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Issue 2001-10 Wednesday, June 20, 2001









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  How efficient do pop-up windows and other "blind" advertising campaigns really prove to be?  

In the United-States, X10.com web site managed, in just a few months, to become part of the top five American web sites in terms of traffic, beating even Amazon.com.

This is how the site would thus have managed to capture over 28 million individual users!

The key to this traffic: a pop-up window that appears on most biggest American web sites such as MSNB.com or even Weather.com. But we must also keep in mind the fact that this site is also benefiting from the fall-off that is presently taking place in the purchase of online advertising space and, as a result, managed to negotiate cheaper prices than only a few months ago…

But this is not the main point: among those 28 million individual users, how many were really converted to becoming consumers?

Max Kalehoff, a Media Metrix analyst, confirms these figures concerning the traffic of visitors that was measured by Media Metrix, but does not provide any other information such as: the number of visits per visitor, the average time that is spent on the site and neither does he give any other indication that might help to further qualify the nature of the on-line search of these users who see pop-up windows on X10.com.


This phenomenon, which consists in generating traffic without any specific qualification leaves many experts, myself included, rather dubious as to the chances of success, in the long term, of these great volume-advertising campaigns that do not aim any specific type of customers.

In France, we saw two similar attempts at generating traffic without any specific qualification in two different sectors of activity: brokering online and eTourism.

Two sites distinguished themselves to that matter: bluebourse.com and bourse-des-voyages.com.

Both these sites managed to become part of the top 5, in terms of traffic generated expressed in number of visitors, in their respective sectors of activity, by investing massively in advertising campaigns, mainly on games web sites and online lottery web sites.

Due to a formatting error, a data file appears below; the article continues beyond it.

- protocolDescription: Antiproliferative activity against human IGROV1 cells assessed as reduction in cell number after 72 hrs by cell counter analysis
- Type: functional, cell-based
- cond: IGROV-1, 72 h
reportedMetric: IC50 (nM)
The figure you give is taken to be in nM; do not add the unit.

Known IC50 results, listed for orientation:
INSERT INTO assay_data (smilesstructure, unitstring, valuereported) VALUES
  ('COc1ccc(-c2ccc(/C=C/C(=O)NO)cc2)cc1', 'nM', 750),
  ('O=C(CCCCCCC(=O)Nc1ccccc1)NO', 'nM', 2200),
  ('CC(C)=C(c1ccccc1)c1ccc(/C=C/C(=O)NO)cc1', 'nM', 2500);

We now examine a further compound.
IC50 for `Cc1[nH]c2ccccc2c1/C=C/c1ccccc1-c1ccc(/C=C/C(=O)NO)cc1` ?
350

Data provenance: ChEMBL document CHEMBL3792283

Thanks to the behavioural data provided by BVA TFC Research concerning users who access the Internet both from work and from home, we followed this specific Internet population for a few months, on both these receiving web sites.

It seems that results are only just "average" for the moment. Indeed, in both cases, Internet users who visited bluebourse.com and bourse-des-voyages.com appear to be users who are not used to surfing on online brokering web sites or eTourism web sites.

This was confirmed by the very low surf-covering rate between visitors generated on bluebourse.com and bourse-des-voyages.com but also on the other web sites that are part of their competitive sector.

This would mean that these sites would have attempted to "convert" a new population of users in online sectors that were not part of their usual consumer sector.

But this attempt can only succeed if the cost generated to create such unqualified traffic actually manages to convert enough visitors into buyers to reach equilibrium.

Indeed, it often proves rather difficult to modify the way users surf and it requires much more time than one thinks.

Please be aware that the behavioural data concerning these two sites, provided by the BVA TFC Research company, indicate that most users that are "sent" by games web sites and online lottery web sites on bluebourse.com and bourse-des-voyages.com go back instantly to games and online lottery web sites after they visited these two sites….

It is ok to generate traffic but one should always keep in mind the following question: at what cost and for what return on investment?

Source : Ecommerce Times

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